While not strictly part of the UK, the Channel Islands are just a short flight or ferry ride from mainland Britain or France and are among the most hidden of hidden gems in terms of unique British vacations. Consisting of the inhabited islands of Alderney, Guernsey, Jersey, Herm, and Sark, these islands in the English Channel, just off the coast of Normandy, are “Crown Dependencies”. While not part of the UK, they are administered by the British government and are essentially British in every sense of the word.

This means locals speak English, adhere to the same laws, and use the same currency as those in the UK proper. But here you will find a little taste of continental Europe (and the nicer weather that comes with it) without having to buy a phrasebook.

The two largest islands are the Bailiwick of Jersey and the Bailiwick of Guernsey, and these make up the vast majority of the islands’ total population and landmass. Both have beautiful beaches and warmer climates compared to the mainland. Both also have fascinating histories, with unique relics left over from the Duchy of Normandy, medieval castles, and even fortifications from the invading Nazis.

Jersey is the more metropolitan of the two islands, and a lot more touristy. The capital of St. Helier has tons of terrific restaurants to sample incredible seafood. Guernsey is more laid back but oozes with a unique charm. Walking around inland Guernsey might make you feel you’re in the Cotswolds, but spend some time at the harborfront in St. Peter Port, you’d be forgiven for thinking you’re in Monaco or Nice!

Either way, both islands are prime destinations if you’ve been and done the UK before and you’re looking for something a little different. With unique attractions like Mont Orgueil and the German Underground Hospital, not to mention glorious beaches in every shape and size, the Channel Islands are ripe for a one-of-a-kind getaway.

Where to stay in United Kingdom

An adventure around the United Kingdom can take many forms, with every sort of destination and activity available to any sort of traveler. That’s going to be the hard bit for you to figure out, so the least we can do is help you figure out where to stay. Here are some top accommodations in some of the locations we’ve mentioned:

How to Get Around in United Kingdom

Driving around the UK is a wonderful experience. Buzzing around leafy country roads, up hills, and down valleys, it can be a pretty fun place to drive and the views are pretty agreeable, to say the least.

But it’s not plain sailing. Remember, unlike most of the world, Brits drive on the other side of the road on the other side of the car. It’s also worth noting that most cars in the UK still have a manual transmission, although a lot of car hire places are moving towards automatics.

The best way to traverse the United Kingdom is by using the nation’s deeply entrenched and far-reaching public transportation system. The UK’s network of underground and overground trains, buses, and ferries are exceedingly well connected, with public transportation between villages, towns, and cities being the norm. While it typically takes longer to get from A to B than driving, it’s cheap, it gives you a chance to soak in your surroundings and removes the learning curve or adapting to British roads.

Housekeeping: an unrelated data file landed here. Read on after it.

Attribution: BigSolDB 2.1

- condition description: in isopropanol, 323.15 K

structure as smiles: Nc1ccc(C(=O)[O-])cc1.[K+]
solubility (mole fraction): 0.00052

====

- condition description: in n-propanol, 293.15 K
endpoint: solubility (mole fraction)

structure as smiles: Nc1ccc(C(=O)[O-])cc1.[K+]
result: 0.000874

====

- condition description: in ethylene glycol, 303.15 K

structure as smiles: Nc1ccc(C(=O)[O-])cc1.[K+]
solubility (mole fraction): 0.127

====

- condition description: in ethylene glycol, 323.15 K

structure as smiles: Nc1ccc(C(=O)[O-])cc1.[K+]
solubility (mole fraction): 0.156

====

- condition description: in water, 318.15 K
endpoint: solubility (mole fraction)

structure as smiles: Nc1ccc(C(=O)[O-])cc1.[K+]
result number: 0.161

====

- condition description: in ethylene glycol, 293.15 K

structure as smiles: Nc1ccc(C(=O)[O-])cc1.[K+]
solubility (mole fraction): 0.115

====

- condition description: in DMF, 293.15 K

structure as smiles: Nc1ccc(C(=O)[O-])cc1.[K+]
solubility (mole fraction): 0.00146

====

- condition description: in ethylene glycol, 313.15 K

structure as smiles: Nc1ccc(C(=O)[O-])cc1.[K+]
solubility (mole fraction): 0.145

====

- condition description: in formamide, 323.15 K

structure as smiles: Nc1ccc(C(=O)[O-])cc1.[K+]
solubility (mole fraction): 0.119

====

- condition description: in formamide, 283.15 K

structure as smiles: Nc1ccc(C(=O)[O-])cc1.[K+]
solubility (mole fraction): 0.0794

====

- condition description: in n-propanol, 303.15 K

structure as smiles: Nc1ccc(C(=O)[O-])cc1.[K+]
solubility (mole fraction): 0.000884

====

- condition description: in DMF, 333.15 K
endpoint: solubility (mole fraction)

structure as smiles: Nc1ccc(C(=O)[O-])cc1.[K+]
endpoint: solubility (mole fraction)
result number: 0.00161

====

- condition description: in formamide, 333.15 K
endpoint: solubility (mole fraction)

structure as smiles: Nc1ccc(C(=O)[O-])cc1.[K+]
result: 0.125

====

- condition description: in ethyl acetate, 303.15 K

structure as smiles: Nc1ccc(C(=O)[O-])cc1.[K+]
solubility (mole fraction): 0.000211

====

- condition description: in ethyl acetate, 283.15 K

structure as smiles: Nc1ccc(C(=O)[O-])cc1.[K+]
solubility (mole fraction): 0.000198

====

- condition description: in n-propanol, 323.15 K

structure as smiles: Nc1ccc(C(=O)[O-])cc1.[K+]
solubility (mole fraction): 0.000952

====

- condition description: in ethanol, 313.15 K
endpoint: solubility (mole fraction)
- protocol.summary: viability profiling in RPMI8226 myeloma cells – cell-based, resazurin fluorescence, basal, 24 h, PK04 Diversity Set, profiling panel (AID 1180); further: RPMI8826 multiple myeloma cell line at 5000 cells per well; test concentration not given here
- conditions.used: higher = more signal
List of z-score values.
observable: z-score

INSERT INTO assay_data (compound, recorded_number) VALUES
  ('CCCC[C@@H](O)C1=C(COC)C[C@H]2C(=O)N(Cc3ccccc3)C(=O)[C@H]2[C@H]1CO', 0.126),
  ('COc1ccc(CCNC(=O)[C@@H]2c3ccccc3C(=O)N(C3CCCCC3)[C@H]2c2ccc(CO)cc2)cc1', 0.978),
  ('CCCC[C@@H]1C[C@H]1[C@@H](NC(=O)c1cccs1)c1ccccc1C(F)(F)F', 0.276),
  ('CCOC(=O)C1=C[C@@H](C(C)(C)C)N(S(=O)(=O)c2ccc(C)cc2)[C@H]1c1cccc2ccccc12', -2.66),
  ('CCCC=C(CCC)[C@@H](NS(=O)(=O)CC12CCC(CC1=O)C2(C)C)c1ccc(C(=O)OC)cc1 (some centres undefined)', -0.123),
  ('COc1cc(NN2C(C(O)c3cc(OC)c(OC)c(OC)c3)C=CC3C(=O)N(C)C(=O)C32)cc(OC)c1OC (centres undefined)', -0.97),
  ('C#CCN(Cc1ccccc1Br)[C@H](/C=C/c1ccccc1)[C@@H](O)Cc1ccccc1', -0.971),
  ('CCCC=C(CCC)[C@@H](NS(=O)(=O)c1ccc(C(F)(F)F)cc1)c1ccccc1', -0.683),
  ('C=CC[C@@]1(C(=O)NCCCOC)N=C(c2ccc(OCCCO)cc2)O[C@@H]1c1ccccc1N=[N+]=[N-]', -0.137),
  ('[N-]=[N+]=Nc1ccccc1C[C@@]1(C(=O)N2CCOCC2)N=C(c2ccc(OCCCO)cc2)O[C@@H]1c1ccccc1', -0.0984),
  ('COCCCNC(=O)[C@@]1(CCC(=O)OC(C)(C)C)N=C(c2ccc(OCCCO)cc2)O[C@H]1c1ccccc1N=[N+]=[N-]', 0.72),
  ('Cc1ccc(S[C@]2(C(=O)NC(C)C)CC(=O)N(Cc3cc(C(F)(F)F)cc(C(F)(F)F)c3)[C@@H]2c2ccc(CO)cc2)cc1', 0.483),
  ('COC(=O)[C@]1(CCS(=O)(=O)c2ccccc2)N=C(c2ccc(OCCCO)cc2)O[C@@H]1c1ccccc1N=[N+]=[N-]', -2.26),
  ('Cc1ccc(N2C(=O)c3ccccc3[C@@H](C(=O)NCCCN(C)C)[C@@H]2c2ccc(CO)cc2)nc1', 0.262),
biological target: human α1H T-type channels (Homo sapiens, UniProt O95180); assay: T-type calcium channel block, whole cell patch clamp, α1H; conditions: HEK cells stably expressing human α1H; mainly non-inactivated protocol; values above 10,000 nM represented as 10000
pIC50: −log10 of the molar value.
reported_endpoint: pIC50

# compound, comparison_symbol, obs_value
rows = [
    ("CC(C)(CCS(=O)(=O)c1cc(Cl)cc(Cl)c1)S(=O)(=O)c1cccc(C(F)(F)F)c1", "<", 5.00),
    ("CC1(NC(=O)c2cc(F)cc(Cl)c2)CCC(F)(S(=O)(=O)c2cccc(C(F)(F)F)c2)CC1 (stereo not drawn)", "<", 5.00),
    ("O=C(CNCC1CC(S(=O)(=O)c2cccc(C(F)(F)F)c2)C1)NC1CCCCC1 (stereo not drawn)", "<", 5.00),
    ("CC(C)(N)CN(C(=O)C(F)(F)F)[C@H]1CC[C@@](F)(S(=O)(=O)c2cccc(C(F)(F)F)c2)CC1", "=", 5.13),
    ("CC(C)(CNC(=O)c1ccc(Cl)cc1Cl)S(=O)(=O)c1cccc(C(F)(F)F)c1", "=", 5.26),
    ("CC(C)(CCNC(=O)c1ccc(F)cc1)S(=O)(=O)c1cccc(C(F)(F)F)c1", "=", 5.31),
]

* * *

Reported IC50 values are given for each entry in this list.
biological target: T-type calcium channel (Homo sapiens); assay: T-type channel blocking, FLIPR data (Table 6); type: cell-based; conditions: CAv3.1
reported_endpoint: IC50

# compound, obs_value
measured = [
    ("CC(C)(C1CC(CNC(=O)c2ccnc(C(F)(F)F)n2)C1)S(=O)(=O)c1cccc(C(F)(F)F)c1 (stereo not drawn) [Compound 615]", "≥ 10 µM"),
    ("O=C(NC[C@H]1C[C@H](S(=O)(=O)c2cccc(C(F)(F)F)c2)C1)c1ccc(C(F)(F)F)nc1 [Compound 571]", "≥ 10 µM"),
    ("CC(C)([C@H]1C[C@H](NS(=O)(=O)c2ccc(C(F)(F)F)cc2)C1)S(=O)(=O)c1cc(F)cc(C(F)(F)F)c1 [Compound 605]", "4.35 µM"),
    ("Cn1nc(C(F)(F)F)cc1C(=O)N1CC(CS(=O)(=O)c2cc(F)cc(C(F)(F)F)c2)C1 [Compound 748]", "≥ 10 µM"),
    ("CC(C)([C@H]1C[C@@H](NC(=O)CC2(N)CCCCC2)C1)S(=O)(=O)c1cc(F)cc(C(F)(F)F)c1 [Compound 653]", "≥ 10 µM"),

This brings us to the next point – tours! There are countless guided tours out there to help you enjoy top sites and attractions around the UK. Here are some of our favorites:

Travel Tips United Kingdom

If it’s your first visit to the UK, then there are a few things you’ll want to keep in mind. Here are some helpful tips to keep in mind when planning your next adventure.

Avoid the Winter Months

Winters in the UK can be very cold and wet, and rather than being a winter wonderland, the weather can be bone-chillingly miserable with little snow outside of Scotland and Ulster. That said, if you don’t visit in winter, you’ll miss out on Burn’s Night!

Try summer, when the weather is warm to hot – although there is no guarantee you’ll see blue skies or the sun during your visit! This leads us to the next point…

Prepare for Wet Weather

The UK is literally the wettest place in Europe, with Scotland receiving more precipitation than anywhere else. This isn’t saying much, as the United Kingdom sees a lot of rain and overcast skies throughout the year. No matter what time of year you visit the UK, some sort of waterproof jacket, shoes, and an umbrella will serve you well.

Take Your Time When Driving

Drivers in the UK are among the safest in the world – but they do drive fast. Speed limits in the UK are a little more generous to speed demons than they are in say the U.S.

There are few things more terrifying to an American tourist on the “wrong” side of the road and the “wrong” side of the car, than turning the corner of a narrow, single-track country road (of which there are many) to find a huge white van barreling towards you at 60mph.

Let them drive fast and loose. If you have to drive and haven’t familiarized yourself with your British car and British road laws, take the time to do so.

British “Etiquette”

At first, a lot of Brits might seem standoffish, disinterested, shy, and maybe a little bit icy. While they aren’t as loud or forthcoming as Americans, they are watching your every move! This mentality is British etiquette, which typically revolves around a sense of decorum and courtesy at all times around strangers, with a side of silent judgment. It’s sort of like a dance of good manners.

If you encounter this, the best thing for you to do is be polite back – sincerely of course. After that, they’ll warm up to you in no time, and you’ll find no firmer friend in the whole world.

British Coins Mean Something!

While in the U.S. and other parts of the world, we tend to write off coins as a means of doing laundry or just pocket garbage, certain British coins carry a bit of weight to them – literally. Keep an eye out for £1 and £2 coins, as these are actually useful, particularly when it comes to getting drinks at the pub or tipping your cabbie. They’re the thickest and weightiest of the UK’s coinage.